Sourdough Bread Recipe

Sourdough Bread Recipe
(Last Updated On: December 7, 2020)

A couple of months ago, I told you all about ‘The Health Benefits of Sourdough Bread’. In that blog post, I made a bold promise. I would make sourdough bread in the near future, and keep you updated!

Well, the near future was a little bit enthusiastic… Life got in the way. But today I have exciting news! I made the sourdough bread, and I’ll tell you exactly how I did that so you can do it too!

Sourdough Bread Fodmap recipe

The Starter

Making sourdough bread starts by making (or obtaining) a sourdough starter.
This starter contains the live bacteria that are needed to ferment the dough when you’re making the bread.

In my case, I made the starter myself. Because I don’t know anyone who bakes their own sourdough bread.

The sourdough starter is a mixture of water and organic flour that you nurture and feed for at least a week. The organic flour naturally contains the bacteria that used to live on the plant. And they will become your sourdough bacteria. In time you should start to see bubbles forming and this is a sign that your starter is alive with bacteria.

When the starter doubles in size between feedings, that’s the moment you can start using it for bread.

The Sourdough

When your starter is active enough, that is the moment to start making the dough. Sourdough is a mixture of only water and flour and doesn’t have any additives.

The fact that it doesn’t have any additives makes it healthier already, but it does mean you have to either eat it fast or freeze it properly and reheat it for later use. It does go stale pretty easily.

The sourdough needs to ferment for at least 12 hours, and preferably longer to reduce the FODMAP content of the bread. If you have sourdough starter left, you can keep that in the fridge and ‘revive’ it with fresh flour and water when you want to make your next bread.

After fermentation you bake the bread and enjoy a lovely fresh baked sourdough bread! It really is worth the effort!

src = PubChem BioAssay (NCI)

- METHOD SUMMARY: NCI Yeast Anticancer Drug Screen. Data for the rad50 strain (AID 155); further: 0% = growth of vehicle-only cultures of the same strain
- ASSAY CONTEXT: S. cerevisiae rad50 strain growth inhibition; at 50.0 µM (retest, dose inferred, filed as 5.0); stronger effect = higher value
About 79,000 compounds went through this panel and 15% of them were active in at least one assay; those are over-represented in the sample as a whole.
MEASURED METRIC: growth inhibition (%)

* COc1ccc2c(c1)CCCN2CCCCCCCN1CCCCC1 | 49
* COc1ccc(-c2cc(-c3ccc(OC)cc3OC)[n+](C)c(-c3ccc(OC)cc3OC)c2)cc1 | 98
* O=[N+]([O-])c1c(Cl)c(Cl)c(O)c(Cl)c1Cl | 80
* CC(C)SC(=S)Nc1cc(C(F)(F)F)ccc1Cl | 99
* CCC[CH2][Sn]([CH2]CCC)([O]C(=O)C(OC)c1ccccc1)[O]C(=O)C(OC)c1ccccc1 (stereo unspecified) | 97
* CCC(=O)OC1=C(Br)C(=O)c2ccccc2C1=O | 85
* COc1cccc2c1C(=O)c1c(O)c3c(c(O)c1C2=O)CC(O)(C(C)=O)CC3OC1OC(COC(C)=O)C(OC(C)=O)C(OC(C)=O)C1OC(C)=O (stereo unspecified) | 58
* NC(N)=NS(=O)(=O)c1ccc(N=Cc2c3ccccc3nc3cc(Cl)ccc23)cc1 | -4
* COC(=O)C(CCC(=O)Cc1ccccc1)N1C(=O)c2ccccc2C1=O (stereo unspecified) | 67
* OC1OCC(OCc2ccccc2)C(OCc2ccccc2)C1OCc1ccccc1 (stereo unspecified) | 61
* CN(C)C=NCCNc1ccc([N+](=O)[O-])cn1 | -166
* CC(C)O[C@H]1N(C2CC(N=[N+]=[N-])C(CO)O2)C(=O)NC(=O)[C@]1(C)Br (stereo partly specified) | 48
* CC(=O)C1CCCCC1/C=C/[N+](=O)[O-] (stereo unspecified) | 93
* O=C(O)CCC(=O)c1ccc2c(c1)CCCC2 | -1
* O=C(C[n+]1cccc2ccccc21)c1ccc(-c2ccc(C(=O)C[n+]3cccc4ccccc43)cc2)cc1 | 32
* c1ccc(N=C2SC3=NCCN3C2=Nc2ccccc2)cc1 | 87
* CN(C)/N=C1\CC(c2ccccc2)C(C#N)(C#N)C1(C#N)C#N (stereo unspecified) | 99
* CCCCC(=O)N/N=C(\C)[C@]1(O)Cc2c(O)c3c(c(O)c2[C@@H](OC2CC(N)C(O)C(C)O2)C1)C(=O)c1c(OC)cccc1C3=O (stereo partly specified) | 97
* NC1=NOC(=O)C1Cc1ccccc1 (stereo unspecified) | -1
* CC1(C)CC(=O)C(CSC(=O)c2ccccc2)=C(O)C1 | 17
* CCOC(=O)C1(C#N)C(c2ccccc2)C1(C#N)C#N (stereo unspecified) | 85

What’s Needed?

Making sourdough bread doesn’t require much. One of the more important things is a large glass or ceramic bowl or jar. If you try to make the sourdough in a metal jar/bowl the sourdough can have difficulties developing in that material.

Apart from that, it’s basic kitchen utensils like a wooden spoon, kitchen scale, oven, and tea cloth. Nothing fancy.

Making sourdough bread does take up a lot of time, but I would definitely recommend you to try it once in your life!
I had never baked bread, and there is something very fulfilling in doing so.

Let me know how your bread turned out! I’m very curious!

This recipe is inspired by the recipe for sourdough in the book ‘Verrot Lekker’ by Christian Weij.

Sourdough Bread Fodmap recipe

Sourdough Bread, including Starter from Scratch

Recipe by Positive Gut – positivegut.com

Recipe for lovely and gut-friendly sourdough bread. Become the baker you always wanted to be!
Prep Time 8 d
Cook Time 1 hr 10 mins
Total Time 8 d 1 hr 10 mins
Servings 1 bread

Benodigdheden

  • Glass or ceramic jar/bowl, big one
  • Tea towel
  • Wooden spoon or spatula
  • Kitchen scale
  • oven

Ingredients
  

The Sourdough Starter

  • 800 g organic whole grain flour can be wheat or rye
  • 800 ml water

The Sourdough Bread (Part 1)

  • 160 g sourdough starter
  • 80 g spelt flour
  • 80 g water